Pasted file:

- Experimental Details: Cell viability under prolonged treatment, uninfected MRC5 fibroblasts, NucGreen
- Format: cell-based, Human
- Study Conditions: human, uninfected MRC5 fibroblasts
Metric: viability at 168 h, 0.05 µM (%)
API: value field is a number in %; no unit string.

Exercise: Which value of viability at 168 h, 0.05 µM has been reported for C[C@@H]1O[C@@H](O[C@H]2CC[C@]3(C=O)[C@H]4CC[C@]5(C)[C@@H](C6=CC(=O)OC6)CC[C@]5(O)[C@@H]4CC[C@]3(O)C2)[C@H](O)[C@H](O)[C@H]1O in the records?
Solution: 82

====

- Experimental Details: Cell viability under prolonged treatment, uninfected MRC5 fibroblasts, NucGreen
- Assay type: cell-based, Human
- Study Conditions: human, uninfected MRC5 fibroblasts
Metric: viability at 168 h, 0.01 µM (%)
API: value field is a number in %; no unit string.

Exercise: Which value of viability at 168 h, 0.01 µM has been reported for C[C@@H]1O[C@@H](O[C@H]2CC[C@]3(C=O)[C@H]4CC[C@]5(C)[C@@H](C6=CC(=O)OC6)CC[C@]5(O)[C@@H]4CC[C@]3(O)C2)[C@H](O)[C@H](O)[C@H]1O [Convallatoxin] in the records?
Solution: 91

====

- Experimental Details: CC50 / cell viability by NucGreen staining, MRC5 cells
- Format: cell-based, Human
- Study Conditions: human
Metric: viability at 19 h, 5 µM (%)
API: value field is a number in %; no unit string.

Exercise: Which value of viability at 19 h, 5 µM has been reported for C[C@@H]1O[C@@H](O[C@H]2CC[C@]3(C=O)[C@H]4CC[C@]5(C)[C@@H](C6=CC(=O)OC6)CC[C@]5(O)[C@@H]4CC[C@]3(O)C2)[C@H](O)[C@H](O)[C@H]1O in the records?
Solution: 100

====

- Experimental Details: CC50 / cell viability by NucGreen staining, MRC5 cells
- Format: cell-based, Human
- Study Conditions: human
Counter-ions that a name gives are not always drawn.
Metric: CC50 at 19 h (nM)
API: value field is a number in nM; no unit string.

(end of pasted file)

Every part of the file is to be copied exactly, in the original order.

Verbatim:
- Experimental Details: Cell viability under prolonged treatment, uninfected MRC5 fibroblasts, NucGreen
- Format: cell-based, Human
- Study Conditions: human, uninfected MRC5 fibroblasts
Metric: viability at 168 h, 0.05 µM (%)
API: value field is a number in %; no unit string.

Exercise: Which value of viability at 168 h, 0.05 µM has been reported for C[C@@H]1O[C@@H](O[C@H]2CC[C@]3(C=O)[C@H]4CC[C@]5(C)[C@@H](C6=CC(=O)OC6)CC[C@]5(O)[C@@H]4CC[C@]3(O)C2)[C@H](O)[C@H](O)[C@H]1O in the records?
Solution: 82

====

- Experimental Details: Cell viability under prolonged treatment, uninfected MRC5 fibroblasts, NucGreen
- Assay type: cell-based, Human
- Study Conditions: human, uninfected MRC5 fibroblasts
Metric: viability at 168 h, 0.01 µM (%)
API: value field is a number in %; no unit string.

Exercise: Which value of viability at 168 h, 0.01 µM has been reported for C[C@@H]1O[C@@H](O[C@H]2CC[C@]3(C=O)[C@H]4CC[C@]5(C)[C@@H](C6=CC(=O)OC6)CC[C@]5(O)[C@@H]4CC[C@]3(O)C2)[C@H](O)[C@H](O)[C@H]1O [Convallatoxin] in the records?
Solution: 91

====

- Experimental Details: CC50 / cell viability by NucGreen staining, MRC5 cells
- Format: cell-based, Human
- Study Conditions: human
Metric: viability at 19 h, 5 µM (%)
API: value field is a number in %; no unit string.

Exercise: Which value of viability at 19 h, 5 µM has been reported for C[C@@H]1O[C@@H](O[C@H]2CC[C@]3(C=O)[C@H]4CC[C@]5(C)[C@@H](C6=CC(=O)OC6)CC[C@]5(O)[C@@H]4CC[C@]3(O)C2)[C@H](O)[C@H](O)[C@H]1O in the records?
Solution: 100

====

- Experimental Details: CC50 / cell viability by NucGreen staining, MRC5 cells
- Format: cell-based, Human
- Study Conditions: human
Counter-ions that a name gives are not always drawn.
Metric: CC50 at 19 h (nM)
API: value field is a number in nM; no unit string.